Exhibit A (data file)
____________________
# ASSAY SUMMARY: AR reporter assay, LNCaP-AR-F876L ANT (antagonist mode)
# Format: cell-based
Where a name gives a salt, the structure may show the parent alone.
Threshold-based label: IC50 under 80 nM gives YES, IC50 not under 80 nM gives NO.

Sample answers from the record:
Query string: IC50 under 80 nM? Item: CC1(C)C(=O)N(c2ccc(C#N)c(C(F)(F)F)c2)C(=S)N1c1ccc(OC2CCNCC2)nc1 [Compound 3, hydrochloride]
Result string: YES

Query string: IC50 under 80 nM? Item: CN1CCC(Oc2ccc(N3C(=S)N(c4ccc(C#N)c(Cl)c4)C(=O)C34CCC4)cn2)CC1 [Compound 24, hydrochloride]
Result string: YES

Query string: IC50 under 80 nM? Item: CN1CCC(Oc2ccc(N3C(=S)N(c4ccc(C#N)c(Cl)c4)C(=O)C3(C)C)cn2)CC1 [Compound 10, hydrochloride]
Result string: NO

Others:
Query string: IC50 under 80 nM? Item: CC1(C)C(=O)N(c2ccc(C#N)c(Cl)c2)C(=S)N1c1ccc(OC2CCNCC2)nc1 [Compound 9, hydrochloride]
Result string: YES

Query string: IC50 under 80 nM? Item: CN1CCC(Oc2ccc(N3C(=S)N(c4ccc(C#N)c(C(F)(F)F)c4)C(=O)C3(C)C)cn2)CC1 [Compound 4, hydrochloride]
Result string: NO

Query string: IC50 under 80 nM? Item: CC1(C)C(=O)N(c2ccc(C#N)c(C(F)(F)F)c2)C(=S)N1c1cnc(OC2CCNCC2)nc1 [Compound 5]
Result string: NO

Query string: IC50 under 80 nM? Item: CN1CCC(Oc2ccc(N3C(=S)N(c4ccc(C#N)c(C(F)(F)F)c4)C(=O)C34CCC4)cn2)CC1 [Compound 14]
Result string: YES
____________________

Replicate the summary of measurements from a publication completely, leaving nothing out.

# ASSAY SUMMARY: AR reporter assay, LNCaP-AR-F876L ANT (antagonist mode)
# Format: cell-based
Where a name gives a salt, the structure may show the parent alone.
Threshold-based label: IC50 under 80 nM gives YES, IC50 not under 80 nM gives NO.

Sample answers from the record:
Query string: IC50 under 80 nM? Item: CC1(C)C(=O)N(c2ccc(C#N)c(C(F)(F)F)c2)C(=S)N1c1ccc(OC2CCNCC2)nc1 [Compound 3, hydrochloride]
Result string: YES

Query string: IC50 under 80 nM? Item: CN1CCC(Oc2ccc(N3C(=S)N(c4ccc(C#N)c(Cl)c4)C(=O)C34CCC4)cn2)CC1 [Compound 24, hydrochloride]
Result string: YES

Query string: IC50 under 80 nM? Item: CN1CCC(Oc2ccc(N3C(=S)N(c4ccc(C#N)c(Cl)c4)C(=O)C3(C)C)cn2)CC1 [Compound 10, hydrochloride]
Result string: NO

Others:
Query string: IC50 under 80 nM? Item: CC1(C)C(=O)N(c2ccc(C#N)c(Cl)c2)C(=S)N1c1ccc(OC2CCNCC2)nc1 [Compound 9, hydrochloride]
Result string: YES

Query string: IC50 under 80 nM? Item: CN1CCC(Oc2ccc(N3C(=S)N(c4ccc(C#N)c(C(F)(F)F)c4)C(=O)C3(C)C)cn2)CC1 [Compound 4, hydrochloride]
Result string: NO

Query string: IC50 under 80 nM? Item: CC1(C)C(=O)N(c2ccc(C#N)c(C(F)(F)F)c2)C(=S)N1c1cnc(OC2CCNCC2)nc1 [Compound 5]
Result string: NO

Query string: IC50 under 80 nM? Item: CN1CCC(Oc2ccc(N3C(=S)N(c4ccc(C#N)c(C(F)(F)F)c4)C(=O)C34CCC4)cn2)CC1 [Compound 14]
Result string: YES